- When someone trashes a post.
- A new taxonomy term is created.
- A taxonomy term is updated.
- Someone has deleted a Taxonomy term.
Comment / Pingback / Trackback:
- Get notification for new comment.
- Notification when someone posts comment reply.
- When someone approves a Comment.
- Someone unapproved a Comment.
- When a comment marked as spam.
- Some trash a comment.
- When a new user is registered.
- When any user’s profile updates.
- A WP user logs in.
- When a user’s login fails due to any reason.
- A user logs out from WordPress.
- When any WP user requests a password reset.
- User password changes.
- When an admin deletes a user from the WordPress dashboard.
- A new media is added.
- When someone updates any media file.
- A media file is deleted from the WordPress database.
- When a WordPress plugin is activated by some admin.
- When a WordPress plugin is de-activated.
- A new plugin is installed on WordPress.
- When someone removes a plugin from WordPress.
- When some plugin is updated.
- When someone installs a new theme.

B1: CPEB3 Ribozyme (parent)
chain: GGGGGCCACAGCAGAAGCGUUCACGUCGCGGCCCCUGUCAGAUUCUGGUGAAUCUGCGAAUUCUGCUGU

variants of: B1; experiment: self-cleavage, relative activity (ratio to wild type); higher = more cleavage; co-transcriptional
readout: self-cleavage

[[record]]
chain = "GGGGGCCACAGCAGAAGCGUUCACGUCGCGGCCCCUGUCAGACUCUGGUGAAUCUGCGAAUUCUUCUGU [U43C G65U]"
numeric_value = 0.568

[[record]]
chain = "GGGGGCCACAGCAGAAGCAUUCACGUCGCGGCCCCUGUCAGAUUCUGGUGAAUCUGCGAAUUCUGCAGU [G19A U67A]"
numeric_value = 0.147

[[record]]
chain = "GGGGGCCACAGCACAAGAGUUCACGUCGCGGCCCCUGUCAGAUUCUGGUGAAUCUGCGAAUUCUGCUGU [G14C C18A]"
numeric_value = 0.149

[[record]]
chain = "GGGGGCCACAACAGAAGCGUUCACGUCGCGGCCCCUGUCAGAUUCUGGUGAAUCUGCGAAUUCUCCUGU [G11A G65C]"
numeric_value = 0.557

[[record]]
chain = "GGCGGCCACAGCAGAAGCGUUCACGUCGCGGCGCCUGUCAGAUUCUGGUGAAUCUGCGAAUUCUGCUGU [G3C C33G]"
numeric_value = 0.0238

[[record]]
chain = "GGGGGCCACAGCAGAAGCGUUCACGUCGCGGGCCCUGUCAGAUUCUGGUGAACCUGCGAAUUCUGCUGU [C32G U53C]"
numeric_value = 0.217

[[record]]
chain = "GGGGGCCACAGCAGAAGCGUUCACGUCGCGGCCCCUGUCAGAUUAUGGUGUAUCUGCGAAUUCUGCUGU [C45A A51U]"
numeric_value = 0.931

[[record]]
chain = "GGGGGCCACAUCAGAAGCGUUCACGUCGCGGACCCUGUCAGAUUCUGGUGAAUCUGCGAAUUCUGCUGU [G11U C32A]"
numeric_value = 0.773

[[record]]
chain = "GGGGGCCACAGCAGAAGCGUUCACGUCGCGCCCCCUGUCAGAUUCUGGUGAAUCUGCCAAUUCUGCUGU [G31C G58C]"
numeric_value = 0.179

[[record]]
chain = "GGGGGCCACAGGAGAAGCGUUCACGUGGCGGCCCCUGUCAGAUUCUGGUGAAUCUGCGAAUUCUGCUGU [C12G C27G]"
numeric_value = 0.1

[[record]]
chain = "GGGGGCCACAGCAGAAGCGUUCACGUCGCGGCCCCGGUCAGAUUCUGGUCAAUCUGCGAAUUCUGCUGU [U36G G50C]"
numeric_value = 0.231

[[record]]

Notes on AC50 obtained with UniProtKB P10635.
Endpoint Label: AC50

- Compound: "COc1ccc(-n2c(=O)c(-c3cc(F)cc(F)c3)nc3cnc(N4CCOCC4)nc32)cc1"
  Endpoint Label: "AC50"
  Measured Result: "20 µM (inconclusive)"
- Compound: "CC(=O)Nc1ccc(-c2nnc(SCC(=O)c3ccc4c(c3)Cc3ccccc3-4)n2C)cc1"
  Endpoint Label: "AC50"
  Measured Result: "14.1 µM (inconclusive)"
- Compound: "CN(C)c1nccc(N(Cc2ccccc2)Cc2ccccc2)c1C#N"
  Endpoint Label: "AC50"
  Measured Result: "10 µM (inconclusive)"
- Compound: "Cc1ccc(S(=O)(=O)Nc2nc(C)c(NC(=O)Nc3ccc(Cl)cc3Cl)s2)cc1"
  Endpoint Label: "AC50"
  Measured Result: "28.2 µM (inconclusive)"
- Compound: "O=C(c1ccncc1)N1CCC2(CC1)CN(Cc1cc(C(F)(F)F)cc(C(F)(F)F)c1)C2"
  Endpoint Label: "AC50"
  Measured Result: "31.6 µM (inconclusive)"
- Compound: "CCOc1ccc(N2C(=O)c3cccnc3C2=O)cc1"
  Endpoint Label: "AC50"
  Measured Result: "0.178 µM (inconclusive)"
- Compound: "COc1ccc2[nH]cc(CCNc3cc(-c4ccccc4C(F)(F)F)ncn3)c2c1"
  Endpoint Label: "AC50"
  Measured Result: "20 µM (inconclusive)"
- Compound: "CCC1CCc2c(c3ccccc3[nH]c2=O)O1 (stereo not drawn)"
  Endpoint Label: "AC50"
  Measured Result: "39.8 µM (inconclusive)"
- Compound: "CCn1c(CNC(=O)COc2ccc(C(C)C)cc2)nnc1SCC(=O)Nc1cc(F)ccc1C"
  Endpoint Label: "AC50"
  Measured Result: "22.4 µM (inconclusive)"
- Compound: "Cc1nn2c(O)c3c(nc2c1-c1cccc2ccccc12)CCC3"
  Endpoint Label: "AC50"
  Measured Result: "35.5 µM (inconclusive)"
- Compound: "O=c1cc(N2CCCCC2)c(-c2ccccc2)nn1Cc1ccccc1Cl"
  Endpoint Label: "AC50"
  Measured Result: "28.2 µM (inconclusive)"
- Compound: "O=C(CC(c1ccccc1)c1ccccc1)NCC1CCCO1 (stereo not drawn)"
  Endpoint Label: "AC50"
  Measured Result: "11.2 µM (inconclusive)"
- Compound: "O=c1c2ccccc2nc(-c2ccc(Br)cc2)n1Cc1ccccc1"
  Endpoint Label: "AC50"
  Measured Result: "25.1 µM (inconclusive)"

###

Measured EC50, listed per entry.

- When some admin changes the WordPress themes.
- A WordPress theme is updated.
Installing and Using this WordPress Notifications Plugin:
You can install this WordPress in the same way you install other plugins. This is open source as well and you can get its source code from here to install it manually. Otherwise, you can find it in the WordPress plugins directory and then install it from there. After that, activate it and then simply grant other permissions that it asks.
Now, when the plugin is installed, you will see “Notifications” section on your WordPress site. Here you will create all the notifications just like you create new posts. In every notification, you have to specify a trigger, email body, and recipients. You can follow the guide below to see how to do it step by step.
Step 1: Create a new notification from the Notifications > Add New Notification option. Give it a name and then scroll down to specify other parameters.